Second man charged with brutal State Street attacks — two months after a judge told him to ‘start making some better decisions’

When Mekiel Hampton appeared before Judge Susana Ortiz in June on allegations that he burglarized a restaurant on the 500 block of North State, Ortiz gave him her best “concerned mother” speech.

“Whatever you are doing. Whoever you are hanging out with, that is not working out for you very well,” Ortiz told Hampton. ”Stop…I don’t want to see you continue on this path because it is not a good one and it will end up in an awful, awful place if you don’t stop and take a breath and start making some better decisions.”

Since then, authorities said Thursday, Hampton attacked and helped rob two men on the 400 block of North State on August 28 — a brutal crime that was captured on video that went viral. Less than 12 hours later, he allegedly helped beat and rob another man on the 600 block of North State.

First things first, though.

Around 6 a.m. on June 24, police responded to a burglary in progress call at a restaurant on the 500 block of North State. CPD officers tuned into a nearby surveillance camera feed and saw three men crawling into the restaurant. They gave descriptions of the burglars to responding officers who arrested Hampton nearby. He was holding five bottles of alcohol from the restaurant, and three bags of crack fell out of his hat when cops searched him, prosecutors said during his bond hearing the next day.

After giving Hampton her lecture, Ortiz sent him home on a recognizance bond and ordered him to stay in the house from 7 p.m. to 7 a.m.

It’s not clear if that curfew was still in effect when he allegedly beat and helped rob two men at 1:30 a.m. on the 400 block of North State street two Saturdays ago.

Prosecutors said Hampton approached a 54-year-old man who was working on a laptop inside Snickers Bar, 448 North State, and told the man to hand over his computer. The man reportedly gave the laptop to the bartender and walked outside.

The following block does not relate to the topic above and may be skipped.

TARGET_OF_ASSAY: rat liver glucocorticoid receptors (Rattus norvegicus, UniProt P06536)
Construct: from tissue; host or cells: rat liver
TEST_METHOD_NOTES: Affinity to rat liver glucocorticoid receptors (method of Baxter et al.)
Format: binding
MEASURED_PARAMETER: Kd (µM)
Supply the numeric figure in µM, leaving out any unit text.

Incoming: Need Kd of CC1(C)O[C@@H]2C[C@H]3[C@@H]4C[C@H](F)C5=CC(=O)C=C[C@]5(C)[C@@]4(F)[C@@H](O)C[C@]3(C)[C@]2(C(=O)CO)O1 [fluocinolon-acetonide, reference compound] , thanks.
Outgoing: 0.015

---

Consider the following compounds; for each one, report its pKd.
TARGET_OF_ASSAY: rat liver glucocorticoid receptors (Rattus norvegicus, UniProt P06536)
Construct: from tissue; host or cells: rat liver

Hampton and 33-year-old Brandon Jefferson allegedly chased him down the street and began attacking him in the roadway. Jefferson was charged last week. Based on details provided during Hampton’s bond court appearance Thursday, 18th District police officers identified him as the attacker wearing a blue baseball hat during the video.

Among other things, the man in the blue hat is seen sucker-punching and robbing a 40-year-old man who happened to walk past the attack scene. At one point, Hampton pulled down his mask, which allowed a CPD surveillance camera operator to identify him, according to prosecutors.

The older victim suffered a broken nose, concussion, and two black eyes, while the other victim suffered orbital bone fractures and a broken nose, prosecutors said.

But Hampton wasn’t done, according to police. Around 1:05 p.m. the same day, a 54-year-old man was attacked by a group of three men who took his wallet and tried to take his laptop on the 600 block of North State, a CPD spokesperson said. According to a police report, the victim was initially unable to walk after the attack, but his condition later stabilized at Northwestern Memorial Hospital. Investigators identified Hampton as one of the attackers, police said.

Hampton’s defense attorney said he has two young children and lives with his foster parents.

Judge Arthur Willis noted that prosecutors didn’t ask him to hold Hampton without bail. Instead, he set bail at $500,000 in the two State Street attacks and ordered him to go onto electronic monitoring if he can post a $50,000 deposit bond. Willis also ordered Hampton held without bail for violating the terms of bond in the restaurant burglary case.

Willis previously held Jefferson without bail at the state’s request.

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CWBChicago was created in 2013 by five residents of Wrigleyville and Boystown who had grown disheartened with inaccurate information that was being provided at local Community Policing (CAPS) meetings. Our coverage area has expanded since then to cover Lincoln Park, River North, The Loop, Uptown, and other North Side Areas. But our mission remains unchanged: To provide original public safety reporting with better context and greater detail than mainstream media outlets. Our editorial email address is